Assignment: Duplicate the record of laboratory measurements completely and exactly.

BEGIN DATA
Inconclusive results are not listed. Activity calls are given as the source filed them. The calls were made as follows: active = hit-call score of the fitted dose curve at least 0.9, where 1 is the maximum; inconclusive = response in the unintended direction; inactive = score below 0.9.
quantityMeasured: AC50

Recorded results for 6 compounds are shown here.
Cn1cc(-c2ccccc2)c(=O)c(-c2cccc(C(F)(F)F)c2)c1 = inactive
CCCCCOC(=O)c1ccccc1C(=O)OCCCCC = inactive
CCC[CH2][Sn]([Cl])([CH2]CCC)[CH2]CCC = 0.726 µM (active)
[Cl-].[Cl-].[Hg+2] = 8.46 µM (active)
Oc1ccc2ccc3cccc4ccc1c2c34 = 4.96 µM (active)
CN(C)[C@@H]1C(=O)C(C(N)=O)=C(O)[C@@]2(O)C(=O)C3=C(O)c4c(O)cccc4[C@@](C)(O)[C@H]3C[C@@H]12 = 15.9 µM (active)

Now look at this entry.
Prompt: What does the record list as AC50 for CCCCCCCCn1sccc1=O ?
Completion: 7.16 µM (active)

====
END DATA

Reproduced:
Inconclusive results are not listed. Activity calls are given as the source filed them. The calls were made as follows: active = hit-call score of the fitted dose curve at least 0.9, where 1 is the maximum; inconclusive = response in the unintended direction; inactive = score below 0.9.
quantityMeasured: AC50

Recorded results for 6 compounds are shown here.
Cn1cc(-c2ccccc2)c(=O)c(-c2cccc(C(F)(F)F)c2)c1 = inactive
CCCCCOC(=O)c1ccccc1C(=O)OCCCCC = inactive
CCC[CH2][Sn]([Cl])([CH2]CCC)[CH2]CCC = 0.726 µM (active)
[Cl-].[Cl-].[Hg+2] = 8.46 µM (active)
Oc1ccc2ccc3cccc4ccc1c2c34 = 4.96 µM (active)
CN(C)[C@@H]1C(=O)C(C(N)=O)=C(O)[C@@]2(O)C(=O)C3=C(O)c4c(O)cccc4[C@@](C)(O)[C@H]3C[C@@H]12 = 15.9 µM (active)

Now look at this entry.
Prompt: What does the record list as AC50 for CCCCCCCCn1sccc1=O ?
Completion: 7.16 µM (active)

====